When Consumer Reports asked Americans what they’re most worried about now, the top concerns they listed were: having enough money to retire, the value of their home, whether they have enough in savings, and the cost of everything from gas to college. Thirty-three percent said they’re worse off today than they were a year ago—nearly double last year’s figure, according to Consumer Reports’ nationally representative poll of 1,004 adults conducted in October. Here are questions from consumers, and answers from experts and others.
Are my bank accounts safe?
Fifty-five percent of respondents said they were concerned about this. Almost all bank savings, checking, and money market accounts and certificates of deposit are insured by the Federal Deposit Insurance Corp. for up to $250,000 per depositor until December 31, 2009. (After that, it’s $100,000). Deposits in Individual Retirement Accounts (IRAs) and some other retirement accounts are also insured up to $250,000 per owner. Credit unions are insured for the same amounts through the National Credit Union Share Insurance Fund.
What to do
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Keep your balances within the coverage limits. Check the health of your bank and/or credit union with Bankrate.com’s Safe & Sound ratings. If your financial institution fails, insured accounts will probably be assumed by a new financial institution. It usually takes no more than two business days to get your money. Keep copies of your statements and deposit slips, especially if you bank online, to ensure that the new financial institution’s records are correct. See whether interest rates, fees or terms have changed. If you have uninsured balances, you’ll have a claim against the closed financial institutions for the uninsured amount. As the assets of the financial institution are liquidated, you might receive payments.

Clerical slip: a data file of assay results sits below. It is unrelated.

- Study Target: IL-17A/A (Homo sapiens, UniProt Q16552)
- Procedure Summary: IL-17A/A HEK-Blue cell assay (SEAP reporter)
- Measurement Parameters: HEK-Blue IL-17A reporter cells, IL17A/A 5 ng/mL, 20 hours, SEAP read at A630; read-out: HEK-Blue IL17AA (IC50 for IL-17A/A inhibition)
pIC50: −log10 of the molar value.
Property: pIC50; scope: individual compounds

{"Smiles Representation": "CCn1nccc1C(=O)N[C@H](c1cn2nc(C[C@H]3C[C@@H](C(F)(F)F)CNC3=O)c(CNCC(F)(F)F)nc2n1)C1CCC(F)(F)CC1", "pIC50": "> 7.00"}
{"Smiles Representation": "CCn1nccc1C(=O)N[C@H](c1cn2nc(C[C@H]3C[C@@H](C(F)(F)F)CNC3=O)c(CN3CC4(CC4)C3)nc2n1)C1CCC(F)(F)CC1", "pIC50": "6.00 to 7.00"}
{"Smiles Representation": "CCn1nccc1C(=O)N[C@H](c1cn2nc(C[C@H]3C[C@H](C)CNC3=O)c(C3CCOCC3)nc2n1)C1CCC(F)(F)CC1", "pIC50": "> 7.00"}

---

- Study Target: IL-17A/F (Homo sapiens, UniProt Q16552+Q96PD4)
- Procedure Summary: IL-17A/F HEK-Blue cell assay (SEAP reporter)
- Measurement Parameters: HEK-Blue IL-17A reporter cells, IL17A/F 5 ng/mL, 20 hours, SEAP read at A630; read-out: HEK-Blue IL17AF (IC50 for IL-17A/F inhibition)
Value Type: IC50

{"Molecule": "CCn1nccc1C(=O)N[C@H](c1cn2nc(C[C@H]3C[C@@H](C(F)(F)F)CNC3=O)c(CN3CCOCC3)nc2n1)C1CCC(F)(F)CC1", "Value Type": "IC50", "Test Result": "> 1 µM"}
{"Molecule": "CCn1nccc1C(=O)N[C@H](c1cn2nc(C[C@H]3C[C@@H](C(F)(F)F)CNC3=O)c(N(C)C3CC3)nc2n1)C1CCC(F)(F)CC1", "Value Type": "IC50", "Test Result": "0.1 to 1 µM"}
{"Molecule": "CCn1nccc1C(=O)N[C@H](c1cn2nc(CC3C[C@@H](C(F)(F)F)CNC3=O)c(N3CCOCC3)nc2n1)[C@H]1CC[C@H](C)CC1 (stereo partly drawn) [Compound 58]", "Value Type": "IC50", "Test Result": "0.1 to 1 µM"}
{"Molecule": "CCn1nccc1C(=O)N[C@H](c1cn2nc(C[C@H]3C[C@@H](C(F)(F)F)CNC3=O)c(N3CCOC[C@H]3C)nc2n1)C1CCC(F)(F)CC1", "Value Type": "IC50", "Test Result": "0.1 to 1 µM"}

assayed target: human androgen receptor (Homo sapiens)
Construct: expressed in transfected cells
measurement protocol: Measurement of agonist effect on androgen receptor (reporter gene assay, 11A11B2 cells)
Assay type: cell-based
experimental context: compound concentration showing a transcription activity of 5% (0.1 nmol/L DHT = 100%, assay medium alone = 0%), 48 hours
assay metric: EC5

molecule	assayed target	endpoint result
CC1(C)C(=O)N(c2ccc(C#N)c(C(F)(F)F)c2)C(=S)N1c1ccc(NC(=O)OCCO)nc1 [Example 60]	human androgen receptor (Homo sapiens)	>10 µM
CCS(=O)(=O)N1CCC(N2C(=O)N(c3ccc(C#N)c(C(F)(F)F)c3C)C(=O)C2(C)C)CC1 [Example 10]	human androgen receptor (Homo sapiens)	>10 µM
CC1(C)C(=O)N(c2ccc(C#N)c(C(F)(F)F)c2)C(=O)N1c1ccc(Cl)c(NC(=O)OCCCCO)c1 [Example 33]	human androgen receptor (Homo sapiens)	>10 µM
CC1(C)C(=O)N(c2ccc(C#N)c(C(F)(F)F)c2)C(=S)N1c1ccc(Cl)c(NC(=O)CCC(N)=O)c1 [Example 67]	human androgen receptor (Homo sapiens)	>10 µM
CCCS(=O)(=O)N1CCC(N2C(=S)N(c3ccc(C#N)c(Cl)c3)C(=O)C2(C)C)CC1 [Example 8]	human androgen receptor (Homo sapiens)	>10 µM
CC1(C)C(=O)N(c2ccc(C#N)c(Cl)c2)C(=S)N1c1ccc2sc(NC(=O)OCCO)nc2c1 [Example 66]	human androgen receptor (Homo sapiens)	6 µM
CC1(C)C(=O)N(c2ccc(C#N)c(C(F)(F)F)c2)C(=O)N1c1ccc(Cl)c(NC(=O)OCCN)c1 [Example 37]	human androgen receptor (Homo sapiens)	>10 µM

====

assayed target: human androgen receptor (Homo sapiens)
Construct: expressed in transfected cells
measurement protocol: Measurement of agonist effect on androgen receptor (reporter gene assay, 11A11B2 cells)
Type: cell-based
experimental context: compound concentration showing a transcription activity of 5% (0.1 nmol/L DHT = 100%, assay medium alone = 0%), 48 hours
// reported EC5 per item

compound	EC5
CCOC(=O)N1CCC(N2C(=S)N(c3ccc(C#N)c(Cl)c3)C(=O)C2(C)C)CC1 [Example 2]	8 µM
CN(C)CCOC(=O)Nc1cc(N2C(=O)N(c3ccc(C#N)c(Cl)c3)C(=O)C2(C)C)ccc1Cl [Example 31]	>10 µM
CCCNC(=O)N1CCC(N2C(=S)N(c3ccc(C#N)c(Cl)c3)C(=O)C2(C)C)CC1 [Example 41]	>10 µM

What should I do if I have trouble making my mortgage payments?
In October the federal HOPE for Homeowners program began restructuring mortgages for qualified homeowners. Restructured loans will be based on 90 percent of a home's current value, established with a new appraisal. For information, go to the HOPE for Homeowners Web site.
What to do
Contact your mortgage lender immediately and try to negotiate lower payments. Be persistent; lenders are overwhelmed with people in your situation and attend to those in default first. If you’ve been trying to sell but can’t get an offer that at least matches what you owe, see whether your lender will agree to a short sale, which means it will accept a lesser amount. Use recent comparable sales to show that your home is worth less than your unpaid balance.
I’m having trouble paying my credit card bill. What should I do?
You’re not alone. Some 35 percent of the respondents in the survey said that they’re concerned about their ability to pay off credit card debt.
What to do
Contact your card issuer right away. Some have payment programs for squeezed borrowers, though others are turning over delinquent accounts to collection agencies faster than in the past. If you’re paying a high interest rate on your balance, consider transferring it to a lower-rate card.
This article excerpted from ConsumerReports.com.